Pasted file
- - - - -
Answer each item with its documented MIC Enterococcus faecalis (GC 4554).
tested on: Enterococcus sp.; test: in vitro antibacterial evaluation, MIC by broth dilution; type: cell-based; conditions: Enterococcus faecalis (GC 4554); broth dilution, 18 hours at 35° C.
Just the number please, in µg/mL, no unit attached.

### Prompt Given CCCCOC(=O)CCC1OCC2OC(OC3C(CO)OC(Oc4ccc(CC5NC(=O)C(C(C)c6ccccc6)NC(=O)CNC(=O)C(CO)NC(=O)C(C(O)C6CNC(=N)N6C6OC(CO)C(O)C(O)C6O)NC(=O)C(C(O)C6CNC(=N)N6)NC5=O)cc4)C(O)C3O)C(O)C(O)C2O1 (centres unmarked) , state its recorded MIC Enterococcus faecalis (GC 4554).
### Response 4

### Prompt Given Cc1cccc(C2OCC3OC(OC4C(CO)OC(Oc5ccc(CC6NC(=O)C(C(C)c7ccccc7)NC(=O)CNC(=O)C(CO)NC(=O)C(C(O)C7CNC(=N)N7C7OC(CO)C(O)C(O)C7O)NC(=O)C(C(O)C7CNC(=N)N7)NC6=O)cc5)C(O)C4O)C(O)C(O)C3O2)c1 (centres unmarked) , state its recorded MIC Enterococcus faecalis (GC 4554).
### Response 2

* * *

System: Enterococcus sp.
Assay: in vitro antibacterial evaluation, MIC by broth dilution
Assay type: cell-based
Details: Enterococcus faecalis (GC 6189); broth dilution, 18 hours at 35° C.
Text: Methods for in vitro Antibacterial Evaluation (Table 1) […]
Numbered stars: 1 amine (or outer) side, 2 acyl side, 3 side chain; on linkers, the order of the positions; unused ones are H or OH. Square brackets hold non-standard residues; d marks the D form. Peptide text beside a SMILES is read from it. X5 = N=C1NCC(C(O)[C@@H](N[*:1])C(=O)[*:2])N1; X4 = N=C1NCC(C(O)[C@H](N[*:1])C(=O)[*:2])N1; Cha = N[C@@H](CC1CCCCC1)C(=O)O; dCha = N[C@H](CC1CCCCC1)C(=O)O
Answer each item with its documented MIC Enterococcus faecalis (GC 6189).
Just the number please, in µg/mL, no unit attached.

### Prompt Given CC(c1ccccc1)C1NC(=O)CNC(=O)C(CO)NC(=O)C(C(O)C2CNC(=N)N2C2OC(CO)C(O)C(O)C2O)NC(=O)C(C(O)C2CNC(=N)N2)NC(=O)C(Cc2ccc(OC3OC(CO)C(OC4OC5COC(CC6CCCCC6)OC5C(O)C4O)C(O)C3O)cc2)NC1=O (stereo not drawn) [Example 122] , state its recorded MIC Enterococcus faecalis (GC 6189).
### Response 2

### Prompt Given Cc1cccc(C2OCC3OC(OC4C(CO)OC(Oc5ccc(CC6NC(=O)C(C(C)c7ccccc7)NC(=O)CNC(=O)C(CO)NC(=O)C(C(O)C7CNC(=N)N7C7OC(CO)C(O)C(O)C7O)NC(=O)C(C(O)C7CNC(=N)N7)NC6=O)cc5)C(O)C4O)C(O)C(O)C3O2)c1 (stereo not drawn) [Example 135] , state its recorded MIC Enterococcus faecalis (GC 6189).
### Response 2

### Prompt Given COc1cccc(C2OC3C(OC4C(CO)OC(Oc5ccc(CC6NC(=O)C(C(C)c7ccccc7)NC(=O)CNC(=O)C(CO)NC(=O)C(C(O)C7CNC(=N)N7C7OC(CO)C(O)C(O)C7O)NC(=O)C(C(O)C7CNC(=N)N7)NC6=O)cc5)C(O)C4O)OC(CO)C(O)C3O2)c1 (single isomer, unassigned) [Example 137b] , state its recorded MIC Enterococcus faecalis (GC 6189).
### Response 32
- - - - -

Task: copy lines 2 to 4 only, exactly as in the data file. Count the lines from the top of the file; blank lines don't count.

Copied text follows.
tested on: Enterococcus sp.; test: in vitro antibacterial evaluation, MIC by broth dilution; type: cell-based; conditions: Enterococcus faecalis (GC 4554); broth dilution, 18 hours at 35° C.
Just the number please, in µg/mL, no unit attached.

### Prompt Given CCCCOC(=O)CCC1OCC2OC(OC3C(CO)OC(Oc4ccc(CC5NC(=O)C(C(C)c6ccccc6)NC(=O)CNC(=O)C(CO)NC(=O)C(C(O)C6CNC(=N)N6C6OC(CO)C(O)C(O)C6O)NC(=O)C(C(O)C6CNC(=N)N6)NC5=O)cc4)C(O)C3O)C(O)C(O)C2O1 (centres unmarked) , state its recorded MIC Enterococcus faecalis (GC 4554).